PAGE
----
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Why do senior managers sometimes immediately accept external help without stopping to think, on other occasions take an age to accept help or in extreme cases, do their level best to avoid accepting help at all? If the objective is to achieve our personal and professional goals as quickly, impressively and painlessly as possible, we must first come to terms with the fears that hold us back from asking for help. Particularly in situations, where all visible evidence suggests we are highly likely to miss our targets (first four months sales are 50% below year-end projections), we are being asked to accomplish something others haven’t achieved before (launching new product in a virgin territory) or we are potentially in harm’s way (our job, our reputation or the respect of peers).

I remember as a child several actual and perceived fears that I immediately came to terms with, progressively addressed or did my level best to avoid.

James Berkeley
James Berkeley

The first, the fear of crashing my Father’s car and physical harm as a 7yo, after accidentally dislodging the handbrake while sitting alone in my Father’s Jaguar on a steep incline in a city street, while he was in a nearby shop picking up some ski clothes.  That sense of helplessness was probably a few seconds but it felt like 30 or more seconds, when three passers by hearing my cries for help, ran into the street, two of them propping up the rear, and one jumping into the passenger seat and re-applying the brake.

The second, revising for examinations. I enjoyed studying but I found it hard or lacked a clear process for memorising and applying critical information to specific examination questions in the teenage years of my life. For different reasons, I shrunk away from addressing this weakness. By chance, a geography teacher introduced me to the early concept of mind-mapping, which when I arrived at University dramatically improved my ability to memorise and construct intelligent, logical and powerful responses.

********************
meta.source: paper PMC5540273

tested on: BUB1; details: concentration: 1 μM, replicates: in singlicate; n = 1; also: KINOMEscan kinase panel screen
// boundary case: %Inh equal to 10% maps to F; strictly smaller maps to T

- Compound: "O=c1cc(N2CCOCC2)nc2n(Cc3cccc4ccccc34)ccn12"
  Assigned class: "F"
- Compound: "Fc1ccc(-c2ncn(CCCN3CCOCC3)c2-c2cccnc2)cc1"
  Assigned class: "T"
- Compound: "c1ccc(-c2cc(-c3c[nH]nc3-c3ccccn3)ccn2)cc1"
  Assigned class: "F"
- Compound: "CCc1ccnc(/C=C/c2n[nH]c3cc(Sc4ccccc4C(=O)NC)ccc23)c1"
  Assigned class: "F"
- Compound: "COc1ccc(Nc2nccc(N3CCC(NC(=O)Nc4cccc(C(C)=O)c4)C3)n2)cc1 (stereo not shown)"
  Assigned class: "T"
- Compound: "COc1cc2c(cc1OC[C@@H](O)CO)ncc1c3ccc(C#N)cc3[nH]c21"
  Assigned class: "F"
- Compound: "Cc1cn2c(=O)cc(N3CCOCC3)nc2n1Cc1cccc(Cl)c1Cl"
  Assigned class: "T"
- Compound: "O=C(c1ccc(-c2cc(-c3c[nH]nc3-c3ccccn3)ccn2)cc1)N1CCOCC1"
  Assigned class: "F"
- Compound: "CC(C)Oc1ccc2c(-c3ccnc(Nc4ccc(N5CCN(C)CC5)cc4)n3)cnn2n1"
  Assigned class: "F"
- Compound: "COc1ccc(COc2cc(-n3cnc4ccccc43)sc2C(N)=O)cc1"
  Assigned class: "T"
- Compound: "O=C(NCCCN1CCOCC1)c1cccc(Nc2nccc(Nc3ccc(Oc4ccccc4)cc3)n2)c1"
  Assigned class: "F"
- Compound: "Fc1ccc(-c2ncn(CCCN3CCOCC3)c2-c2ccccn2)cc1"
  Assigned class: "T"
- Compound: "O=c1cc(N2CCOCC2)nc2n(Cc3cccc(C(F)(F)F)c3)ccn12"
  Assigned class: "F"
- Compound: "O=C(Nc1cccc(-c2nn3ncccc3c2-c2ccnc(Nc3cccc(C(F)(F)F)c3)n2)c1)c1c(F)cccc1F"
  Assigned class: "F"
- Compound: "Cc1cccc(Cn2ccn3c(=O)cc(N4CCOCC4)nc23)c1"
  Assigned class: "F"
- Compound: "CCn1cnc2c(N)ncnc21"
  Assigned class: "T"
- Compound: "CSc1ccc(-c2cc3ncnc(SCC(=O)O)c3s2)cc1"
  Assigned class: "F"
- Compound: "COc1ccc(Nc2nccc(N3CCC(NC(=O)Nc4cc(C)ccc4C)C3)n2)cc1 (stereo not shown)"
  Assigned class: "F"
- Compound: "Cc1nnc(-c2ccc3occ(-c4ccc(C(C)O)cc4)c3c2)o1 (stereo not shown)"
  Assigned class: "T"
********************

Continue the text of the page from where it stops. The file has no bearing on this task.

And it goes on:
The third was swimming. From the age of 4 until 13, I hated swimming. Or more precisely, I couldn’t swim beyond a few strokes. The overwhelming majority of kids would happily dive bomb into the pool at family and other social gatherings, and put their hands up to race in school swimming galas. I would do my level best to avoid going near those events. I would immerse myself in cricket, tennis and so on. When I arrived at public school, aged 13, in the first week of the Summer Term all kids had to swim a length of the school swimming pool unaided. There was no “out”. I immediately failed that test in front of all my contemporaries in my year and was assigned to “extra” swimming lessons. Once I got beyond the immediate embarrassment, week by week with a patient swimming teacher, Mr Drewett and a “float”, I made progress, 10, 15, 20, and 25 metres, increasingly without any aids. Finally, I was able to swim the length of that pool unaided. Hallelujah! Today, I look back with amusement. I am not the most proficient but I am over those “fears”. My wife laughs that she hopes this is one talent our daughter inherits from her (school swimming champion), not from me.